Morgan Stanley Cuts Indonesian Stocks to Underweight

Morgan Stanley downgrades Indonesian stocks to underweight amid fiscal policy concerns and $4.3 billion net outflows.

By Barry Stearns

6/11, 05:40 EDT

Key Takeaway

  • Morgan Stanley downgraded Indonesian equities to "underweight" due to fiscal policy concerns and a strong US dollar, impacting market sentiment.
  • Rising US yields and currency volatility have led to significant outflows from Indonesian banks, contributing to $4.3 billion in net outflows for Southeast Asia.
  • Chinese stocks declined with the CSI 300 Index down 0.9%, driven by weak travel spending and property sector concerns, affecting economic recovery outlooks.

Morgan Stanley Downgrades Indonesia

Morgan Stanley has downgraded its recommendation for Indonesian equities to "underweight" in its Asian and emerging market allocation. The decision stems from concerns over Indonesia's fiscal policy and a stronger US dollar. "We see near-term uncertainty over the direction of future fiscal policy stance as well as some weakness in the FX market amid still high US rates and a firm US dollar outlook," strategists including Daniel Blake wrote in a note dated June 10. The strategists highlighted that President-elect Prabowo Subianto's campaign pledges, such as government provision of lunches and milk for students, could impose a "substantial fiscal burden." Additionally, Indonesia's earnings outlook has deteriorated, further influencing Morgan Stanley's stance.

Impact of Rising US Yields

Rising US yields and currency volatility are posing significant risks to Indonesian equities, particularly affecting highly-liquid blue-chip stocks. According to Bloomberg Intelligence's Sufianti Sufianti, Indonesian banks experienced large outflows in May, with Bank Rakyat Indonesia seeing the weakest foreign appetite since April. The broader Southeast Asian region has also been affected, with currencies declining against the dollar and equities suffering another month of selling by foreign investors. This has resulted in net outflows of $4.3 billion this year, with Indonesia being the hardest hit, followed by Vietnam and Thailand. The region's lack of equity-market liquidity and direct plays in hot themes like AI have driven foreign capital towards tech-heavy markets such as Taiwan and South Korea.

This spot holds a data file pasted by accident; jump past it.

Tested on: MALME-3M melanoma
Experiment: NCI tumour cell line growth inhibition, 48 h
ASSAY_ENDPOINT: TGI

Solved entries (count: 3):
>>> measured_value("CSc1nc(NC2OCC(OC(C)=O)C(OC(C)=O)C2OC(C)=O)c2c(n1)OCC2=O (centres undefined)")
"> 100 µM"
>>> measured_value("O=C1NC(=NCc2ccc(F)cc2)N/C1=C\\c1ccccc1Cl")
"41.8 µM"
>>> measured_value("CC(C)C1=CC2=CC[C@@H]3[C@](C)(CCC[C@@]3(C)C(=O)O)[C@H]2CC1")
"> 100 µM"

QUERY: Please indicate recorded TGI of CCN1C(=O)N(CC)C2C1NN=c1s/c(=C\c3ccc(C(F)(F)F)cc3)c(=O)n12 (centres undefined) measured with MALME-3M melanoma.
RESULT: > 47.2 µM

Chinese Stocks Decline

Chinese stocks experienced a decline after traders returned from a long weekend, with the CSI 300 Index of mainland shares closing down 0.9% to its lowest level in over six weeks. A gauge of Hong Kong-listed Chinese shares also fell by as much as 2% before paring some losses. The decline was attributed to weak travel spending and renewed concerns over the property sector, which reinforced worries about the sustainability of China's economic recovery. "The recent weekend holiday didn’t see as strong consumption as the previous May golden week, and weekly property sales are weak though that’s also volatile," said Xin-Yao Ng, director of investment at abrdn. Domestic tourism spending rose 8.1% year-on-year during the extended weekend, but the trend showed weakening momentum compared to other recent short holidays, according to Citigroup Inc.

Street Views

  • Daniel Blake, Morgan Stanley (Underweight on Indonesian equities):

    "We see near-term uncertainty over the direction of future fiscal policy stance as well as some weakness in the FX market amid still high US rates and a firm US dollar outlook."